The Great Migration#1 in Best Things To Do in Serengeti National Park
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The primary reason to visit Serengeti National Park is to witness The Great Migration. Considered one of the world's largest animal migrations, The Great Migration involves more than one million wildebeest, zebras, gazelles and a variety of other animals traversing the Serengeti annually in search of food and breeding grounds. From December to June (the Serengeti's wet season), the animals head south to Naabi Hill and Southern Serengeti. As temperatures rise and the dry season sets in, the herd travels through the Seronera River Valley and the Western Corridor before crossing the Grumeti River and moving north to the Lobo Valley and Bologonja Springs. After several months of grazing in greener pastures, the hoofed menagerie turns around and starts the process over again.
Keep in mind the animals' whereabouts when booking Serengeti accommodations. If you're visiting in the winter, stay in the southern plains, and between July and November, set up camp in Central Serengeti, the Western Corridor or Northern Serengeti.
While tracking The Great Migration is not a science, most safari operators will have a general idea of where the animals are at any given time. Just make sure your guide knows that you want to see the herd so that the itinerary can be changed accordingly. You can also drive through the park to see the animals from the comfort of your own vehicle. To learn more about this free natural phenomemon, visit Serengeti National Park's website.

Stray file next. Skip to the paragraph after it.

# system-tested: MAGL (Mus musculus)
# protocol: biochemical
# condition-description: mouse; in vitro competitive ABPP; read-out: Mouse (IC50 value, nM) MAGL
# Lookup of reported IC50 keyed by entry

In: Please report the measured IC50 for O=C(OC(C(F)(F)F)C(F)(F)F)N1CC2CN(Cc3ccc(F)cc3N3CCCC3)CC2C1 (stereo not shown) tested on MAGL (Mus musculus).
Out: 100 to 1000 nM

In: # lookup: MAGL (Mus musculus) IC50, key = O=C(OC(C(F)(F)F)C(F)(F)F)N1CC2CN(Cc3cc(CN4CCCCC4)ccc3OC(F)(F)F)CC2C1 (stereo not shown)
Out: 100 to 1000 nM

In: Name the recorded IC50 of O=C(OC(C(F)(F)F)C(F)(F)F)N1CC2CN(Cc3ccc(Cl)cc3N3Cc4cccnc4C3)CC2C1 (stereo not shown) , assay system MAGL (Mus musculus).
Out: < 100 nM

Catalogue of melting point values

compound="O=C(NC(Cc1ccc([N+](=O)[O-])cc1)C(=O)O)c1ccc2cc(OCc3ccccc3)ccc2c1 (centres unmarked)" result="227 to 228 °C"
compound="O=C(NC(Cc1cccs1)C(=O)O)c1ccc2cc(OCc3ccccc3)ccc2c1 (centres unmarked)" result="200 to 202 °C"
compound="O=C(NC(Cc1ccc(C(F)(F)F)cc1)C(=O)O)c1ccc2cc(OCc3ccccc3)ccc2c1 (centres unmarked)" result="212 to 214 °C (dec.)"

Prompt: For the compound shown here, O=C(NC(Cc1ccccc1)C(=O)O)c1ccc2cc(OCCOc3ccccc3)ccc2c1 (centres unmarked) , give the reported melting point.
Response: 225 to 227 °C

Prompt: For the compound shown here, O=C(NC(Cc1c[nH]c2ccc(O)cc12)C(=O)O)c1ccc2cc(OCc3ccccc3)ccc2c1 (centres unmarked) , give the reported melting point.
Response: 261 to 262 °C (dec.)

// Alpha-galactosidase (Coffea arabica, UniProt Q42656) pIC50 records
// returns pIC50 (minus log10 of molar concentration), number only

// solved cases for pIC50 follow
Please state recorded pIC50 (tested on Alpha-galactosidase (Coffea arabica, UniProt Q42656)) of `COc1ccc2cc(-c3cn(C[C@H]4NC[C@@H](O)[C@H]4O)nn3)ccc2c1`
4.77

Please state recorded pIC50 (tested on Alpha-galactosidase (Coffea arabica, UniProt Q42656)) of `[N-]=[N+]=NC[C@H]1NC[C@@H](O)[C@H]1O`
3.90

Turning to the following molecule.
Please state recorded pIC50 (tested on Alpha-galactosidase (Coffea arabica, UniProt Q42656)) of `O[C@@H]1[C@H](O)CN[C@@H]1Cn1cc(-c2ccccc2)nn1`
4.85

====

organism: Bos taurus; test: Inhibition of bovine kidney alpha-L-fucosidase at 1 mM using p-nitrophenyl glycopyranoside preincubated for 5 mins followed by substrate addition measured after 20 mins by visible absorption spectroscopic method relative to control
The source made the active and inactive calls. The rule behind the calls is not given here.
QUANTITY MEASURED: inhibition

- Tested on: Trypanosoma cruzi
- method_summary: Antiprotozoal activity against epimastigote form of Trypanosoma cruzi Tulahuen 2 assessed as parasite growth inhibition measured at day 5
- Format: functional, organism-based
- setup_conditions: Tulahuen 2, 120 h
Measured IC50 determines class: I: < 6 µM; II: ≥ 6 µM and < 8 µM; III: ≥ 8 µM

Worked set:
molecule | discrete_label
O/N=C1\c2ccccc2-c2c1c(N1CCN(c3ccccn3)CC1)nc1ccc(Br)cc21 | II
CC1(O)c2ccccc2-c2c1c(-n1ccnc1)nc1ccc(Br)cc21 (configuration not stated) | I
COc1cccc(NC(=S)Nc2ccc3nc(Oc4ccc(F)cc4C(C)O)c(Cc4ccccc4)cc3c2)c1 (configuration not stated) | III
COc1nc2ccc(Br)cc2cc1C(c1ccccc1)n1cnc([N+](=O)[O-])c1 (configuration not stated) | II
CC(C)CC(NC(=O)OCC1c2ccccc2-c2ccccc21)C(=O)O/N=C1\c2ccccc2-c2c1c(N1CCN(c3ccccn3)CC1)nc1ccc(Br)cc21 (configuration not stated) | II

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#2 Seronera River Valley (Central Serengeti)
Encompassing a sizable portion of Central Serengeti, this vast valley teems with wildlife. The valley's river keeps the vegetation plentiful, supporting herbivores throughout the year. Wildebeest, zebras, elephants, giraffes, gazelles and many other species can be spotted here on any given day. The large amount of prey also draws the highest population of predators. The golden grassland rustles with the movement of roaming lions, cheetahs and hyenas. This is also one of the best places to find the park's elusive leopards.
Because of the area's prime wildlife-viewing opportunities, the Seronera River Valley also contains many of the park's permanent lodges. While that's good for those who prefer their excursions with a side of luxury, it's also a drawback for travelers who'd rather watch the animals without the company of other tourists.
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